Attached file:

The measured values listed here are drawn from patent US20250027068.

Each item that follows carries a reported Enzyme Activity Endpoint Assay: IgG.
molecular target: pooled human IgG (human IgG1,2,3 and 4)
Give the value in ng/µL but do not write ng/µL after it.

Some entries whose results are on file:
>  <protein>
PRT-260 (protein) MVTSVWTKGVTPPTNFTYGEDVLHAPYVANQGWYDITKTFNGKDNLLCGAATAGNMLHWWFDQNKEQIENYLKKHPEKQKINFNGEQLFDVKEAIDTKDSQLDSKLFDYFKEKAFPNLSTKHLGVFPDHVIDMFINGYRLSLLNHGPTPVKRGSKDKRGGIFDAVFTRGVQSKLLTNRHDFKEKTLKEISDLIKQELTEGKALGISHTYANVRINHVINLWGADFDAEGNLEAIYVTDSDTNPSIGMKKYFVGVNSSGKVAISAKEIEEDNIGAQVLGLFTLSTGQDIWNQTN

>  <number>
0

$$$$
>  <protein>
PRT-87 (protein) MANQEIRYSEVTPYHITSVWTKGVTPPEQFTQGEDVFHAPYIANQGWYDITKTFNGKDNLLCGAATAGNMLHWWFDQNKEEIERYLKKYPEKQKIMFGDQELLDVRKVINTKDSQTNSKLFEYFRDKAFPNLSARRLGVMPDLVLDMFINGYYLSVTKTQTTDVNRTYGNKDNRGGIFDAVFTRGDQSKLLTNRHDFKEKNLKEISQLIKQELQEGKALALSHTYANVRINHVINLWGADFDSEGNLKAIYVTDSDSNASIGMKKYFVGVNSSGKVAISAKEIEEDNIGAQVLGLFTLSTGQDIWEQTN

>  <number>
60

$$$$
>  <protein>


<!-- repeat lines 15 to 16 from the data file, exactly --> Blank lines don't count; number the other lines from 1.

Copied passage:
$$$$
>  <protein>